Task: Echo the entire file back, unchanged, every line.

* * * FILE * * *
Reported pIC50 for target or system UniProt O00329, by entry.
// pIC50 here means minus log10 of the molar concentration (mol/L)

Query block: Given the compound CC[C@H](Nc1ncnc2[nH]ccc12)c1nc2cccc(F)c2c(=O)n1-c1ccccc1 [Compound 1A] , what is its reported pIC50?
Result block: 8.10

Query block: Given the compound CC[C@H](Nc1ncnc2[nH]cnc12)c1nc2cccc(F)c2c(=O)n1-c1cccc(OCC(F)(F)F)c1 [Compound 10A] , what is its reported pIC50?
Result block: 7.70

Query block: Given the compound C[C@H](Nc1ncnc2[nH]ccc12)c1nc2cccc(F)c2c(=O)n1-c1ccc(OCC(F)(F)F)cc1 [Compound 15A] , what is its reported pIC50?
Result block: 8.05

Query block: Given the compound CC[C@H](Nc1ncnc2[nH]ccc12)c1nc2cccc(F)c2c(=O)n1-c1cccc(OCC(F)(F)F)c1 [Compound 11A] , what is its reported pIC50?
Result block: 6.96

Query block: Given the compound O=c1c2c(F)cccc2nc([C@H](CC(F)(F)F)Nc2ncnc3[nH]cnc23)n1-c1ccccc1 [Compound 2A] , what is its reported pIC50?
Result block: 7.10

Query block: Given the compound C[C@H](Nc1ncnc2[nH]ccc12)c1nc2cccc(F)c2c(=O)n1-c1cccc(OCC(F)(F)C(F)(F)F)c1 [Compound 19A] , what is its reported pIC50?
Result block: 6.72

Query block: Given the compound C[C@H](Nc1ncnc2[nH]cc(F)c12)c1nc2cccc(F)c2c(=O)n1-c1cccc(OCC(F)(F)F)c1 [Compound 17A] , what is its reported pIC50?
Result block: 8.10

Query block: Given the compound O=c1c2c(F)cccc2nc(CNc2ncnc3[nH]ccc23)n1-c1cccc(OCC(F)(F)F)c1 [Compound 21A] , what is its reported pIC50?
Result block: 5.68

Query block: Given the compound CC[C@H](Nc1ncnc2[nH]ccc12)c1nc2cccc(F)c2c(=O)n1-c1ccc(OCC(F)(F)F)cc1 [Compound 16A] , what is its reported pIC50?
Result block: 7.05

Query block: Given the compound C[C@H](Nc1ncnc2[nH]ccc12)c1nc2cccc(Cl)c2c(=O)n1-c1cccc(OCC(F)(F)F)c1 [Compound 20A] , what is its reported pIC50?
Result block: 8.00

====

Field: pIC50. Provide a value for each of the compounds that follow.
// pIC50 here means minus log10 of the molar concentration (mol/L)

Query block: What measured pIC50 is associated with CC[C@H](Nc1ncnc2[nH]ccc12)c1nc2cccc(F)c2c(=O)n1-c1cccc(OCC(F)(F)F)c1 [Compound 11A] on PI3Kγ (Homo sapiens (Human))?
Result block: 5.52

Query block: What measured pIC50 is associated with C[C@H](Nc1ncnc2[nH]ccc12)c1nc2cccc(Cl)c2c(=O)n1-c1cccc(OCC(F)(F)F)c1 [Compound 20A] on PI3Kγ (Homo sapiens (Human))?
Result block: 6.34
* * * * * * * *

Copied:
Reported pIC50 for target or system UniProt O00329, by entry.
// pIC50 here means minus log10 of the molar concentration (mol/L)

Query block: Given the compound CC[C@H](Nc1ncnc2[nH]ccc12)c1nc2cccc(F)c2c(=O)n1-c1ccccc1 [Compound 1A] , what is its reported pIC50?
Result block: 8.10

Query block: Given the compound CC[C@H](Nc1ncnc2[nH]cnc12)c1nc2cccc(F)c2c(=O)n1-c1cccc(OCC(F)(F)F)c1 [Compound 10A] , what is its reported pIC50?
Result block: 7.70

Query block: Given the compound C[C@H](Nc1ncnc2[nH]ccc12)c1nc2cccc(F)c2c(=O)n1-c1ccc(OCC(F)(F)F)cc1 [Compound 15A] , what is its reported pIC50?
Result block: 8.05

Query block: Given the compound CC[C@H](Nc1ncnc2[nH]ccc12)c1nc2cccc(F)c2c(=O)n1-c1cccc(OCC(F)(F)F)c1 [Compound 11A] , what is its reported pIC50?
Result block: 6.96

Query block: Given the compound O=c1c2c(F)cccc2nc([C@H](CC(F)(F)F)Nc2ncnc3[nH]cnc23)n1-c1ccccc1 [Compound 2A] , what is its reported pIC50?
Result block: 7.10

Query block: Given the compound C[C@H](Nc1ncnc2[nH]ccc12)c1nc2cccc(F)c2c(=O)n1-c1cccc(OCC(F)(F)C(F)(F)F)c1 [Compound 19A] , what is its reported pIC50?
Result block: 6.72

Query block: Given the compound C[C@H](Nc1ncnc2[nH]cc(F)c12)c1nc2cccc(F)c2c(=O)n1-c1cccc(OCC(F)(F)F)c1 [Compound 17A] , what is its reported pIC50?
Result block: 8.10

Query block: Given the compound O=c1c2c(F)cccc2nc(CNc2ncnc3[nH]ccc23)n1-c1cccc(OCC(F)(F)F)c1 [Compound 21A] , what is its reported pIC50?
Result block: 5.68

Query block: Given the compound CC[C@H](Nc1ncnc2[nH]ccc12)c1nc2cccc(F)c2c(=O)n1-c1ccc(OCC(F)(F)F)cc1 [Compound 16A] , what is its reported pIC50?
Result block: 7.05

Query block: Given the compound C[C@H](Nc1ncnc2[nH]ccc12)c1nc2cccc(Cl)c2c(=O)n1-c1cccc(OCC(F)(F)F)c1 [Compound 20A] , what is its reported pIC50?
Result block: 8.00

====

Field: pIC50. Provide a value for each of the compounds that follow.
// pIC50 here means minus log10 of the molar concentration (mol/L)

Query block: What measured pIC50 is associated with CC[C@H](Nc1ncnc2[nH]ccc12)c1nc2cccc(F)c2c(=O)n1-c1cccc(OCC(F)(F)F)c1 [Compound 11A] on PI3Kγ (Homo sapiens (Human))?
Result block: 5.52

Query block: What measured pIC50 is associated with C[C@H](Nc1ncnc2[nH]ccc12)c1nc2cccc(Cl)c2c(=O)n1-c1cccc(OCC(F)(F)F)c1 [Compound 20A] on PI3Kγ (Homo sapiens (Human))?
Result block: 6.34